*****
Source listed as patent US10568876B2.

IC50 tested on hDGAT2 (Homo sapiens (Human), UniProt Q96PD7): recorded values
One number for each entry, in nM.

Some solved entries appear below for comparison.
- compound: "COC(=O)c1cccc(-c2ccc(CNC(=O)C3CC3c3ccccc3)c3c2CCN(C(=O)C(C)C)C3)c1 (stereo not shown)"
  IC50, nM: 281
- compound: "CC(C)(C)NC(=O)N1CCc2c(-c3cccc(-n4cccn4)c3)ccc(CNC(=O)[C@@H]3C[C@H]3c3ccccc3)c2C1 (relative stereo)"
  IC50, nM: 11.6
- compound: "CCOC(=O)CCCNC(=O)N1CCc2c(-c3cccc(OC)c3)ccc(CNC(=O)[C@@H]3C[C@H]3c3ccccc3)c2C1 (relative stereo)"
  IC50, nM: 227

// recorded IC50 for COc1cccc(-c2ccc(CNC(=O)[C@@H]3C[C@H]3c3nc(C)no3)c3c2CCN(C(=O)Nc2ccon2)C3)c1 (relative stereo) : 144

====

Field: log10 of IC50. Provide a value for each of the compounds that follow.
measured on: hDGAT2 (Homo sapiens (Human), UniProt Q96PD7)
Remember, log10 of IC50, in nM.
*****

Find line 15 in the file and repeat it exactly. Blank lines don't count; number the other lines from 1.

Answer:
Remember, log10 of IC50, in nM.